In erecting such shelving the first thing to do is to estimate how many feet of it you will require. On an average one foot will contain ten octavo or quarto volumes or six folio ones. There should be ten inches between the shelves for octavos, twelve inches for quartos, and fourteen inches for folios: while at the bottom you may have a shelf sixteen inches in height for such large folios as you may acquire or already possess. Should the huge folios (almost folissimos) published by the Record Commission in the early years of the nineteenth century fall within the category of your collecting activities, you will require one shelf at least no less than nineteen inches in height. If only for the sake of your peace of mind I would strongly advise you not to begin collecting early Spanish antiphonaries, such as you may see in the Escurial; for these are frequently six feet high and four feet wide, and are really out of place in the small domestic library. I forget for the moment their precise dimensions in millimetres.

It is a mistake to have the top shelves too high. Not to speak of the inconvenience of having to stretch upon tip-toe or mount a chair in order to obtain a volume, your books will be subjected to a higher temperature the nearer they are to the ceiling. Blades, in his 'Enemies of Books,' is emphatic upon this point. 'Heat alone,' he says, 'without any noxious fumes is, if continuous, very injurious to books; and, without gas, bindings may be utterly destroyed by desiccation, the leather losing all its natural oils by long exposure to much heat. It is, therefore, a great pity to place books high up in a room where heat of any kind is used, for it must rise to the top, and if sufficient to be of comfort to the readers below is certain to be hot enough above to injure the bindings.'

Gas is one of the greatest enemies of books, the sulphur in the gas fumes attacking the leather bindings readily, so that in time they are reduced to tinder. So if gas be the illuminant in your study, see to it that no volume of yours be above the level of the burner. In any case, if space will permit, the highest shelf should not be more than six feet from the ground. For similar reasons of temperature, the bottom shelves should be six inches above the floor.

As to the actual length of the shelves, if constructed of wood five-eighths of an inch thick when planed, they should not exceed two feet two inches in length between supports. If made longer they will gradually bend in the middle under the weight of the books and soon look unsightly. But if made of three-quarter-inch wood, they may well be three feet long.

Now as to the actual construction of the cases. We will suppose that the entire case, that is shelves and uprights, is to be made of planks five-eighths of an inch thick when planed. The first thing to do is to estimate how many feet of timber you will require. Measure your wall space. In calculating the length of shelving remember that each upright is five-eighths of an inch thick; and in estimating the height of the uprights, don't forget to add the thicknesses of the shelves to the spaces between them. Perhaps the following example will be useful.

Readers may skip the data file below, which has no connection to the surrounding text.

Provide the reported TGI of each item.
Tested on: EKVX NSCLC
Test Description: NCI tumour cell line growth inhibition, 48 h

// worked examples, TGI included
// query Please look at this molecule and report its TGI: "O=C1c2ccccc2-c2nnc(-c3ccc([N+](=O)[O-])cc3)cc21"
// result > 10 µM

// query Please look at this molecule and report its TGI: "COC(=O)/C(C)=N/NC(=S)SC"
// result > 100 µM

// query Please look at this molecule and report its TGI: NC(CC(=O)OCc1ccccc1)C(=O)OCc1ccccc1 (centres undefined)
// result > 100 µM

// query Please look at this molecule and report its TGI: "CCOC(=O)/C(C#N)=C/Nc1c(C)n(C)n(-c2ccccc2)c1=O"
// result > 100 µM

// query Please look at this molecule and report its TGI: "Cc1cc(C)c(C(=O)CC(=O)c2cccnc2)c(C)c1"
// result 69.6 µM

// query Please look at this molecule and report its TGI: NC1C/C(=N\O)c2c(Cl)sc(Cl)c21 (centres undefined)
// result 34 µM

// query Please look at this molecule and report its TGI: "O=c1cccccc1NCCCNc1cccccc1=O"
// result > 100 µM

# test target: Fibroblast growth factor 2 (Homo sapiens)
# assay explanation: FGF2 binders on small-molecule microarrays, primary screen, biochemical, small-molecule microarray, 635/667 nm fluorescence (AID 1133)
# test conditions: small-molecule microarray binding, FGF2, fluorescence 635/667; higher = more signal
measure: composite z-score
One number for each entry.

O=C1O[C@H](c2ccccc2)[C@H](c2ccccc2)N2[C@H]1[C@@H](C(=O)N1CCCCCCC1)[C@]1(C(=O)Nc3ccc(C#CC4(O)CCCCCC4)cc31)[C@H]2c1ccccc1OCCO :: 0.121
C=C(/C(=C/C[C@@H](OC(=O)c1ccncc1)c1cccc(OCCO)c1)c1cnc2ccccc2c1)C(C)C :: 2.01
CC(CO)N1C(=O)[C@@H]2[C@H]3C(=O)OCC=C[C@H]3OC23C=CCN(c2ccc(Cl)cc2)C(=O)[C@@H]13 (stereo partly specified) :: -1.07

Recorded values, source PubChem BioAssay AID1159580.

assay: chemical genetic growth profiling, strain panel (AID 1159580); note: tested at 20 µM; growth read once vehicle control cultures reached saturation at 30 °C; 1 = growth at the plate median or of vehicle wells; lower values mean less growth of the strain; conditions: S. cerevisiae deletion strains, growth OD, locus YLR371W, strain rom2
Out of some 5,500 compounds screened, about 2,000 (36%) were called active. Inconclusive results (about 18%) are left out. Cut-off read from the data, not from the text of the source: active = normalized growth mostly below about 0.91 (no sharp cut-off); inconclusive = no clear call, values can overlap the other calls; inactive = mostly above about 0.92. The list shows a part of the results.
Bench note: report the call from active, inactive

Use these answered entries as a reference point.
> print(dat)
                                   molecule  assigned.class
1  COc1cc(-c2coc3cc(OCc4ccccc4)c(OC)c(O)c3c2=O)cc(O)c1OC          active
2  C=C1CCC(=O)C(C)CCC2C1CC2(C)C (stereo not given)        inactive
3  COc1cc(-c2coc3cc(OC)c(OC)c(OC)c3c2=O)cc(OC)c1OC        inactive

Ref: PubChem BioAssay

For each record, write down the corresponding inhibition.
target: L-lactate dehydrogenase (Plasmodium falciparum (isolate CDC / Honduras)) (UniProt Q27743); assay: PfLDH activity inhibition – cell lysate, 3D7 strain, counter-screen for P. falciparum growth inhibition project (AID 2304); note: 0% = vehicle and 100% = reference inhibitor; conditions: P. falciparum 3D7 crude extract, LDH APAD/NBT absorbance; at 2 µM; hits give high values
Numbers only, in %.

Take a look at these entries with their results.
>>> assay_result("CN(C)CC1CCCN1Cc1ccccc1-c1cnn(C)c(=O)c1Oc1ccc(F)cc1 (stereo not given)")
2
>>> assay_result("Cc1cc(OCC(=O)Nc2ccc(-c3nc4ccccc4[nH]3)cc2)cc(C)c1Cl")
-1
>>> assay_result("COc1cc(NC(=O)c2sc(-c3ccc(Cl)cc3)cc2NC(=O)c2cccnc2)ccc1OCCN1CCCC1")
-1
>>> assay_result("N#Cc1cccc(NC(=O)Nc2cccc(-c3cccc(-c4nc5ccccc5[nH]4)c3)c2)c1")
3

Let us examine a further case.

To find height of upright:— Top shelf space 91/2in. 2nd shelf space 10 in. 3rd shelf space 10 in. 4th shelf space 10 in. 5th shelf space 12 in. 6th shelf space 14 in. Height of lowest shelf from floor 6 in. Thickness of 6 shelves, each 5/8in. 33/4in. ——— Height of upright—6ft., 31/4in. ———

The top shelf will be 5ft. 5in. from the ground.

The uprights must be two inches wider than the shelves in order that the latter may not rest against the wall. There must always be a space between shelves and wall to allow a free circulation of air about the books. Therefore, let your uprights be eleven inches and your shelves nine inches in width. In estimating the amount of timber required, don't forget the top.

The manner in which the shelves are supported by the uprights is as follows. Strips of wood five-eighths of an inch square and nine inches long are screwed across the uprights, and on these the shelves rest. So when you order the wood from your carpenter or timber merchant see that he sends you also a sufficiency of these strips, two for each shelf.

The fixing of these strips will entail a certain amount of carpentry, and in addition to bradawl, screwdriver, and footrule you will need a hard pencil and a carpenter's square, as well as some stout iron screws one inch long. Two screws are sufficient for each strip. If you are anything of a carpenter you will countersink the holes for the heads of the screws; this will also prevent a possible splitting of the strip.

When your carpentering is completed, the whole case must be stained to your taste. For this purpose our book-hunter has found nothing so good as the solution known as 'Solignum,' which may be purchased at any ironmonger's. In addition to being a wood-preservative, it has the advantage of being obnoxious to insects. It dries a pleasing brown, not unlike old oak. The only objection to its use that he has discovered is that it smells strongly, though not unpleasantly, for about a fortnight. One coat is quite sufficient, and after a few days you may rub the shelves with an old duster to remove any of the solution that has not yet been absorbed.

The case should now be put together, the tops (which are in one piece, the entire width of the case) and lowest shelves being screwed to the uprights. The other shelves are merely rested on the strips. You will find that if your floor be level, and you have sawn the bottoms of the uprights squarely, there will be no necessity to affix the case to the wall: the weight of the books alone will keep it in position. If the floor proves uneven, small wedges underneath the uprights will be sufficient.